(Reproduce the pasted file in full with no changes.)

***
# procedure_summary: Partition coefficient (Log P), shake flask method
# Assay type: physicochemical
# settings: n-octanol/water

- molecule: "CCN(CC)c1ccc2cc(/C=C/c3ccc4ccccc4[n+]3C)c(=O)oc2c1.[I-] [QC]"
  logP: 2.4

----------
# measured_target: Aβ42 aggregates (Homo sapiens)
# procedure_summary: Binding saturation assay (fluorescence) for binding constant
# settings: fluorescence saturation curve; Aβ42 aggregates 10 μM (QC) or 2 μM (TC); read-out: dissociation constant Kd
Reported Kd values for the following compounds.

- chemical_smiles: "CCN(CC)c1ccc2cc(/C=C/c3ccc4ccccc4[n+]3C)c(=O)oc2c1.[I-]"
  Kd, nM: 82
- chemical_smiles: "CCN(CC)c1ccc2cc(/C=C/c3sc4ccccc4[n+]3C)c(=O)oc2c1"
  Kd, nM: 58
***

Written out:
# procedure_summary: Partition coefficient (Log P), shake flask method
# Assay type: physicochemical
# settings: n-octanol/water

- molecule: "CCN(CC)c1ccc2cc(/C=C/c3ccc4ccccc4[n+]3C)c(=O)oc2c1.[I-] [QC]"
  logP: 2.4

----------
# measured_target: Aβ42 aggregates (Homo sapiens)
# procedure_summary: Binding saturation assay (fluorescence) for binding constant
# settings: fluorescence saturation curve; Aβ42 aggregates 10 μM (QC) or 2 μM (TC); read-out: dissociation constant Kd
Reported Kd values for the following compounds.

- chemical_smiles: "CCN(CC)c1ccc2cc(/C=C/c3ccc4ccccc4[n+]3C)c(=O)oc2c1.[I-]"
  Kd, nM: 82
- chemical_smiles: "CCN(CC)c1ccc2cc(/C=C/c3sc4ccccc4[n+]3C)c(=O)oc2c1"
  Kd, nM: 58